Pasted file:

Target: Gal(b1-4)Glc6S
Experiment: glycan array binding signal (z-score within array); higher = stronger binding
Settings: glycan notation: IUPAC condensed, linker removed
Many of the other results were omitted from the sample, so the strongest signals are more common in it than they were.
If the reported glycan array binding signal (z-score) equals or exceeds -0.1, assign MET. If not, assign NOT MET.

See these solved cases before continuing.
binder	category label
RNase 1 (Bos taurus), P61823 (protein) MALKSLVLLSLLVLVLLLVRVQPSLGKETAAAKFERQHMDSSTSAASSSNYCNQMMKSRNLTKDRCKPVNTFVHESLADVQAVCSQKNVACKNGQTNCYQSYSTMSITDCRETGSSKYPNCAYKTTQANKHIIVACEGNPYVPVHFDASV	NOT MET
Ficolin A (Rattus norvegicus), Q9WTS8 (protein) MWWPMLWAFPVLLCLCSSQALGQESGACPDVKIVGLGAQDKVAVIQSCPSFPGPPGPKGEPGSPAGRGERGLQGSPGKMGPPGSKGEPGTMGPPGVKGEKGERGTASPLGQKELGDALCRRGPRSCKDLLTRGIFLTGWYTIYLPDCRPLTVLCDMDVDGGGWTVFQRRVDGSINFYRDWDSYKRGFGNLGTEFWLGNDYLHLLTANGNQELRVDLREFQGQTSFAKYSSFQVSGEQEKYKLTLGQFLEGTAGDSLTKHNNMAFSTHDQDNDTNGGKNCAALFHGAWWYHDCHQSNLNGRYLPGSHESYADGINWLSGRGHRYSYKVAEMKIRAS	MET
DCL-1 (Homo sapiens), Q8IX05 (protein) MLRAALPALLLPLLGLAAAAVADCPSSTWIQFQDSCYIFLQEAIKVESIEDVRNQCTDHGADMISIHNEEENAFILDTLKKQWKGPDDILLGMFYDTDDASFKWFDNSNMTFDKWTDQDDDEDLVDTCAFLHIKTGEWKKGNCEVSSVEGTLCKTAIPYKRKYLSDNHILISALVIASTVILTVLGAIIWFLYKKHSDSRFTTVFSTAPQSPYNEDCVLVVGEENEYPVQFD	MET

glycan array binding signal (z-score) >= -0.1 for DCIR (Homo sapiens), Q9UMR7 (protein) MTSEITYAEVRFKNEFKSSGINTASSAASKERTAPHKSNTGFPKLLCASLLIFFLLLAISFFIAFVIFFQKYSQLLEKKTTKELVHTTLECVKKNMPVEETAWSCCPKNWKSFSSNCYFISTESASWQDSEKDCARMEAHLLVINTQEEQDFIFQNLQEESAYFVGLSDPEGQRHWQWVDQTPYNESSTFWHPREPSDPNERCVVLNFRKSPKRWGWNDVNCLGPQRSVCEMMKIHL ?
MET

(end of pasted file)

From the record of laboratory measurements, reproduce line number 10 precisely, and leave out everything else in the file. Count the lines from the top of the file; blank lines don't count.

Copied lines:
DCL-1 (Homo sapiens), Q8IX05 (protein) MLRAALPALLLPLLGLAAAAVADCPSSTWIQFQDSCYIFLQEAIKVESIEDVRNQCTDHGADMISIHNEEENAFILDTLKKQWKGPDDILLGMFYDTDDASFKWFDNSNMTFDKWTDQDDDEDLVDTCAFLHIKTGEWKKGNCEVSSVEGTLCKTAIPYKRKYLSDNHILISALVIASTVILTVLGAIIWFLYKKHSDSRFTTVFSTAPQSPYNEDCVLVVGEENEYPVQFD	MET